A new analysis published in Science suggests the field of psychology might not have the “reproducibility problem” discovered in a 2015 study.
The original study re-analyzed and repeated 100 studies published in three psychology journals. The 270 researchers involved in the project were able to replicate the results of just 39 studies. For an additional 24 studies, the results were “moderately similar” to the original research. Reproducibility—the ability of researchers who may have different beliefs or biases to replicate the original findings of a study—ensures the reliability of scientific research. Thus, the failure to replicate these studies was billed as a “crisis” in psychology.
Does Psychology Have a Reproducibility Problem?
The follow-up study, led by Harvard psychologist Daniel Gilbert, looked at the previous study’s attempt to replicate psychological research. The team found a number of problems with the initial study, including replication techniques that did not properly repeat the original research.
For example, to repeat a study that originally looked at American attitudes toward black Americans, researchers substituted native Italians. To replicate a study that required young children to locate items on a large computer screen, researchers instead gave older children the task of locating items on a smaller computer screen.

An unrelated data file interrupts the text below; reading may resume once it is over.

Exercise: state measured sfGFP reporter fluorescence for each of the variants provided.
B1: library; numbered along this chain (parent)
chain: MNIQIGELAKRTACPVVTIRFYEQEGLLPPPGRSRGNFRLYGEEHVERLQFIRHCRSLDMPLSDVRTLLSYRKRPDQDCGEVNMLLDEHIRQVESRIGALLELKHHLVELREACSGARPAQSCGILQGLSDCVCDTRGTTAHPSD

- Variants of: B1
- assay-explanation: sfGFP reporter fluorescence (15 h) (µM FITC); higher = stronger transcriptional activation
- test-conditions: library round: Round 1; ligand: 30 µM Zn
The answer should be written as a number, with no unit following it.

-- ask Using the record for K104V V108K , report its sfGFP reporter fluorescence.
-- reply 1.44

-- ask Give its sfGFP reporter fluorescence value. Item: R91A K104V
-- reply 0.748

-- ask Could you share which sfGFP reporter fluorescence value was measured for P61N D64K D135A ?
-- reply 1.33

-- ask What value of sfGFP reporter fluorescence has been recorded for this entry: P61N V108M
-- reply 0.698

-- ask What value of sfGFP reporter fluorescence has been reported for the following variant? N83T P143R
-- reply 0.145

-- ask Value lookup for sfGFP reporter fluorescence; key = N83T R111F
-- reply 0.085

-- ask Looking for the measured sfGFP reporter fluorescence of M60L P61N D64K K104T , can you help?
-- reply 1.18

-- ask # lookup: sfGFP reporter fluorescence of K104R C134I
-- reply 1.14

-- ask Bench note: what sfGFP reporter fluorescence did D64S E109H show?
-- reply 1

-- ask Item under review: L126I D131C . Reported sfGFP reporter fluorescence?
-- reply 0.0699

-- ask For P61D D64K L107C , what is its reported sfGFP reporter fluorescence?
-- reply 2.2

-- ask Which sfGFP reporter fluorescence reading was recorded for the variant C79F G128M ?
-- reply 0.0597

These apparently small differences in methodology can produce significant differences in research outcomes. In some cases, the new study argues, the original replication study relied on too few subjects for replication to either succeed or fail.
The Debate Continues
As the ongoing debate about replication makes clear, science is a process of testing, re-testing, analyzing, and debating data. The new study does not necessarily overturn or disprove the original reproducibility study, just as the original reproducibility study did not conclusively prove that psychological research is deeply flawed.
The original authors of the 2015 reproducibility study have already published a rejection of the 2016 analysis. They point to a number of concerns with the new research, saying the team erroneously focused on the confidence interval (CI), one of five measures of reproducibility used in the original research.
A related study published in February in PLOS One was able to repeat the results of 75% of the studies in the original replication project. However, the evidence for the conclusions contained in the original study was often weak. This suggests more research is necessary to explore whether psychology has a reproducibility problem.
- Bower, B. (2016, March 3). Psychology’s replication crisis sparks new debate. Retrieved from https://www.sciencenews.org/article/psychologys-replication-crisis-sparks-new-debate
- Estimating the reproducibility of psychological science. (2015). Science,349(6251). doi:10.1126/science.aac4716
- Etz, A., & Vandekerckhove, J. (2016). A Bayesian perspective on the Reproducibility Project: Psychology. PLOS One, 11(2). doi:10.1371/journal.pone.0149794
- Researchers overturn landmark study on the replicability of psychological science. (2016, March 3). Retrieved from https://www.sciencedaily.com/releases/2016/03/160303145733.htm
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